This new philosophy that positions Celie as "being part of everything, not separate at all" (203), fortifies her with self-acceptance and leads her to reject male mastery. When Mr. -- asserts Celie's low status on the white, patriarchal scale--"You black, you pore, you ugly, you a woman" (213)--it is the nature-God that literally enables her to speak and fight back. As Celie curses Mr. --, she feels the strength "seem to come to me from the trees" (213). As Mr. -- attempts to reassert his dominance, Celie continues to be spurred on by the air (213), and then the dirt (214), which gives utterance to her ultimate defiance against established hierarchy: "I'm pore, I'm black, I may be ugly and can't cook .... But I'm here" (214). Celie affirms that although she does not fulfill the standards set by the male-dominated world which surrounds her, her existence matters.
As suggested, it is only as Celie diverges from the patriarchal family structure and perspective of God that she acquires her first sense of self-acceptance. She resists the imposed negative self-image and develops a previously unprecedented confidence. Namely, she starts her own clothing business, learns to accept Shug's affair with a man, and maintains assurance that Nettle is alive, in spite of a letter's mention of her sunken boat. Most notably, Celie begins for the first time to refer to her nameless oppressor, Mr. --, by his first name, Albert. This change in name reference is indicative of Celie's developing realization of her equality with men, in contrast to her prior feeling of subservience toward them. By finally referring to her husband (from whom she is now separated) as Albert, Celie demonstrates her rejection of the fearful reverence that the formal title Mr. -- commands and places her husband on a level more par with herself. Celie's life rises to such heights that she writes to Nettie: "I am so happy. I got love, I got work, I got money, friends and time. And you alive and be home soon. With our children" (222). Coinciding with this newfound optimism, Celie discovers a new sense of unity and communion with the pantheistic God: "I smoke when I want to talk to God. I smoke when I want to make love. Lately I feel like me and God make love just fine anyhow" (227).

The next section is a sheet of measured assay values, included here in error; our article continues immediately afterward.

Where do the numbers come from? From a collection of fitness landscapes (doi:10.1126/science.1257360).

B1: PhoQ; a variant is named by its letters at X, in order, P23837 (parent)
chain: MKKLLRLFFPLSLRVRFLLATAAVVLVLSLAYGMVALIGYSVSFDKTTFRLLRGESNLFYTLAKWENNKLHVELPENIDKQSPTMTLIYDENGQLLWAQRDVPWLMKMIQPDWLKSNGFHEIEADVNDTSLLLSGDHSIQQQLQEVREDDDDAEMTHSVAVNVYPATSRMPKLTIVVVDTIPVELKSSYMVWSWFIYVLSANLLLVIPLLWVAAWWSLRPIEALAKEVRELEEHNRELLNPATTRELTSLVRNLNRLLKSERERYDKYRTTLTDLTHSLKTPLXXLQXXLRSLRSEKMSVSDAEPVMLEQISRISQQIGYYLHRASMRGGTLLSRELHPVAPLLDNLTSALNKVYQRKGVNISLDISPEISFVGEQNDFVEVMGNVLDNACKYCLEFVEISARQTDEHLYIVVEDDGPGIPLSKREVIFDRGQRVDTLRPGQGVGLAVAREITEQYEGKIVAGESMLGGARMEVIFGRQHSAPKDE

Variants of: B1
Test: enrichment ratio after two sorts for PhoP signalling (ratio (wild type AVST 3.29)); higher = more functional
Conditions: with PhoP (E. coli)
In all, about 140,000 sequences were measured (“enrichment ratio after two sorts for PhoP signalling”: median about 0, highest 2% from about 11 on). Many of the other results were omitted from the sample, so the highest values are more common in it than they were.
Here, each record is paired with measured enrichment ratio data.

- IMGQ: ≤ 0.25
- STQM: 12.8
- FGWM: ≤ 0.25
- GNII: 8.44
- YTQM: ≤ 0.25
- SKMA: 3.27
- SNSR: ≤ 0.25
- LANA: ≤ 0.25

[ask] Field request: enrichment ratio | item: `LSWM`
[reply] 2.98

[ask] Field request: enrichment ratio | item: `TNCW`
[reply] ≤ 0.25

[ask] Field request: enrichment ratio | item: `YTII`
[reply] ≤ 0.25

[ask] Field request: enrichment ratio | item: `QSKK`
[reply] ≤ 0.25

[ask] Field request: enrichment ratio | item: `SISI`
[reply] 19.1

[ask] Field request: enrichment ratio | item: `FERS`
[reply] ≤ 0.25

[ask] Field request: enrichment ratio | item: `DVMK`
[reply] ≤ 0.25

Under the masculine violence Celie is made to endure, a survival-of-the-fittest perspective had been implanted in her which pitted her against, rather than aligning her with, other women. When Harpo asks Celie "what to do to make Sophia mind" (327), Celie flatly advises him to beat her, resorting to a familiar hierarchal order system as justification: "Wives is like children. You have to let 'era know who got the upper hand. Nothing can do that better than a good sound beating" (37).